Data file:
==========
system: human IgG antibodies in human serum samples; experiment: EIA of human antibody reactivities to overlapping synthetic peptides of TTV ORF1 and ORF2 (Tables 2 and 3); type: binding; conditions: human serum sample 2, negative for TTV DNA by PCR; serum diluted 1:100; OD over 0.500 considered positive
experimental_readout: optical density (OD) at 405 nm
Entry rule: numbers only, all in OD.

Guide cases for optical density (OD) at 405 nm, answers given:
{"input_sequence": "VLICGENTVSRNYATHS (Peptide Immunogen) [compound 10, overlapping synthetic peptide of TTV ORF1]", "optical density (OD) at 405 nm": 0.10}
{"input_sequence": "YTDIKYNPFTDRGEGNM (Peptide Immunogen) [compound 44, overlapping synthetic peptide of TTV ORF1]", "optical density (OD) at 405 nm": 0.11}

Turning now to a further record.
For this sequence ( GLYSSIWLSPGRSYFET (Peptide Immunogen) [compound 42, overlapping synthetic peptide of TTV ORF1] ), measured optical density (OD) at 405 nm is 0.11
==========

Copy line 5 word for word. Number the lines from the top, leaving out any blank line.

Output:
{"input_sequence": "VLICGENTVSRNYATHS (Peptide Immunogen) [compound 10, overlapping synthetic peptide of TTV ORF1]", "optical density (OD) at 405 nm": 0.10}